On October 11, the Philippine Drug Enforcement Agency (PDEA) led an operation in Las Pinas City, on the outskirts of Metro Manila, that led to the arrest of one Juanito Jose Remulla III. Remulla has since been charged with possession of $22,000 worth of high-grade marijuana, which was intercepted by customs police in Manila last month after being shipped from the United States.
As well illustrating the harshness of the Philippines’ drug laws – if found guilty, Remulla faces up to life imprisonment and a maximum fine of 10 million pesos ($169,514) – the case was notable for the fact that the 38-year-old is the eldest son of President Ferdinand Marcos Jr.’s justice secretary, Jesus Crispin Remulla. Given that the Philippines’ wealthy and well-connected are very often liberated from bearing the full consequences of the law, experts say that the case will offer a litmus test of the Philippine judiciary’s claims of integrity and independence.
Confirming his son’s arrest on October 13, Secretary Remulla pledged that he would let the judicial process take its course. “I will not intervene in nor influence my son’s predicament, and I have not done so in any way,” he said in a handwritten statement, Rappler reported. “A person should always face the consequence of their actions and I will let justice take its own course.” Remulla said his son should face his own problems, and wished him “a path to redemption.”
While it is hard to imagine a minister of justice saying much more in the circumstances, the possibility that his son’s identity will affect the course of justice cannot be so simply dismissed. Even if we take Secretary Remulla at his word when he says that he won’t pull strings to get his son treated differently, the more complex question is whether the apparatus of the judiciary will treat Remulla fils in the same way that it routinely treats thousands of low-level drug offenders.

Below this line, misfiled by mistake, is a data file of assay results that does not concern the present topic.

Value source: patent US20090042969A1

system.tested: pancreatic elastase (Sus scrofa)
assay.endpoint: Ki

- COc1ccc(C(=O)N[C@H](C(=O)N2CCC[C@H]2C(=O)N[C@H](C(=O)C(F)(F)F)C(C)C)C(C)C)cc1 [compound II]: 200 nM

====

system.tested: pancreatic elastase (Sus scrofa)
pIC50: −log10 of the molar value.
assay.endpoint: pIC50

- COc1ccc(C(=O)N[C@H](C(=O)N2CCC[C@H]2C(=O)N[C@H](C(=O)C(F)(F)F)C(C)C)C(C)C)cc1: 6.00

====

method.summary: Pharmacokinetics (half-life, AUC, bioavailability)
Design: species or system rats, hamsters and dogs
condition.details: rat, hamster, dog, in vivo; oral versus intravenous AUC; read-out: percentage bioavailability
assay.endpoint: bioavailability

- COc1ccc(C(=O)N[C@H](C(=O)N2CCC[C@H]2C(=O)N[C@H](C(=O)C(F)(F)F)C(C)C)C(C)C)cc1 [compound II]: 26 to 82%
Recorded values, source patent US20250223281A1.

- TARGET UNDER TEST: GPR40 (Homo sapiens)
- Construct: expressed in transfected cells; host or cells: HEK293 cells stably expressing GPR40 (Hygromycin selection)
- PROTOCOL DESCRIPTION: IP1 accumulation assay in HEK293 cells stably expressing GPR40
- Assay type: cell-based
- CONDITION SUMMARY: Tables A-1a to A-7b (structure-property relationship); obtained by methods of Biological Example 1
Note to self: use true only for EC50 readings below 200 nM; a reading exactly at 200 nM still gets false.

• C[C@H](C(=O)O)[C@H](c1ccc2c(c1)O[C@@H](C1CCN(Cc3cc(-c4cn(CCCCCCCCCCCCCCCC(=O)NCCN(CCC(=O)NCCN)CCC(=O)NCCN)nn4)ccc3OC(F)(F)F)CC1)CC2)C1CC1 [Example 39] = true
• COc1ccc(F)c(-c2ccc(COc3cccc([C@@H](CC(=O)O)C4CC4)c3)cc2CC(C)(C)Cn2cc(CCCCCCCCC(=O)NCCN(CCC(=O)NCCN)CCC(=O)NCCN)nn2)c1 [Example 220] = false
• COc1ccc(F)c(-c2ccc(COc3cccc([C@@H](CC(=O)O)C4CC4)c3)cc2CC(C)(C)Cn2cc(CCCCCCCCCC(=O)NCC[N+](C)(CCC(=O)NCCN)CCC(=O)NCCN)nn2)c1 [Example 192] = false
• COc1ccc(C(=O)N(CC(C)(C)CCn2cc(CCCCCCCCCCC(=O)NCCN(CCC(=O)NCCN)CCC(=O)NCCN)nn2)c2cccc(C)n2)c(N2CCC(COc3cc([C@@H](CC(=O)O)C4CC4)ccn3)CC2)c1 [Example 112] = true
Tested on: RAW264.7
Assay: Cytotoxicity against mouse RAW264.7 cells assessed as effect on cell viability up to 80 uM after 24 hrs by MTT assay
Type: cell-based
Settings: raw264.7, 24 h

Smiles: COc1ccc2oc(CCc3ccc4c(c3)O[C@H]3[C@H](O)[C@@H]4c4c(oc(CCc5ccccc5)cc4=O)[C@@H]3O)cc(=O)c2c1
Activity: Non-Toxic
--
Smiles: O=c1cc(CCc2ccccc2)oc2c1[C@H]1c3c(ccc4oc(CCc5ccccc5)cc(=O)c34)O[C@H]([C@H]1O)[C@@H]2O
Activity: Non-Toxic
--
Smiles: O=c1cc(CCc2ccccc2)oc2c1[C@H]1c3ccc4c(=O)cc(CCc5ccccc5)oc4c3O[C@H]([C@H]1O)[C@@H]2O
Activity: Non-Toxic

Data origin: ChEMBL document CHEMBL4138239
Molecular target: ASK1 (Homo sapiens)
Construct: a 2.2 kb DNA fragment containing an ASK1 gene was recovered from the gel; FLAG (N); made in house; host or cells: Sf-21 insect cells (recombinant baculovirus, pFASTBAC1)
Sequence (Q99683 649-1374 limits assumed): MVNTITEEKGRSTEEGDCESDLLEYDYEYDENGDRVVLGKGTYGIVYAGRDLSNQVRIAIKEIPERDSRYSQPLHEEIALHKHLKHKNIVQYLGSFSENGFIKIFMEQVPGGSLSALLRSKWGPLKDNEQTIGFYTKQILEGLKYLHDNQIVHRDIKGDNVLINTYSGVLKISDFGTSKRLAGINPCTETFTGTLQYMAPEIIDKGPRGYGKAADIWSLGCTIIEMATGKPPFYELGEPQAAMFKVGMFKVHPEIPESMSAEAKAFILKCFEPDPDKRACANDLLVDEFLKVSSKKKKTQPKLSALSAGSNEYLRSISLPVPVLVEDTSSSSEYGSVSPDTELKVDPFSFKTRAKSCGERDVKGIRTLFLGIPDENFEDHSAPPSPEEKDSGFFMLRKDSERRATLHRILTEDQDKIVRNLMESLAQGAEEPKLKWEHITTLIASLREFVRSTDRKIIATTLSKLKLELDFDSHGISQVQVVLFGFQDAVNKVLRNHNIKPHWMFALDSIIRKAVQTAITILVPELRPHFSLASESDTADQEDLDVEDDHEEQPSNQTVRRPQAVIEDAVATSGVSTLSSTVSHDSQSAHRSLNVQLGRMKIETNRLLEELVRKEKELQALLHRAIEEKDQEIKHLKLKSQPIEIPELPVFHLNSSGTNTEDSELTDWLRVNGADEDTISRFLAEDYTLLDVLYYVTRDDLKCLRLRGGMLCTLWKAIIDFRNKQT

“Despite his reassurances that he will not interfere in his son’s case, his position still creates pressure on the enforcement agencies and other people involved,” Maria Ela Atienza, a political science professor at the University of the Philippines Diliman told Rappler last week.
The case will inevitably be viewed in the light of the thousands of drug users and low-level drug offenders that were killed during the course of President Rodrigo Duterte’s “war on drugs,” none of whom were accorded the benefit of a trial. (The police claim many of them were killed in shoot-outs with the police, though rights activists claim that the killings were premeditated and purposeful.) Atienza pointed out that Secretary Remulla has yet to investigate the thousands of murders that took place during the drug war.
Then there are the tens of thousands of minor drug offenders who fill the country’s dangerously overcrowded prison system.
In an interview with BenarNews, Edre Olalia, president of the National Union of People’s Lawyers, which has represented drug war victims’ survivors in legal cases against Duterte, said that the case would be a “litmus test” on the integrity of the country’s judicial system, “as well as the trust of the public and confidence in the integrity of the process.” Last week’s arrest has even led some to call for Secretary Remulla to step down, a suggestion that President Marcos has since dismissed as unwarranted.
Whatever course the case takes, its outcome is sure to be closely scrutinized.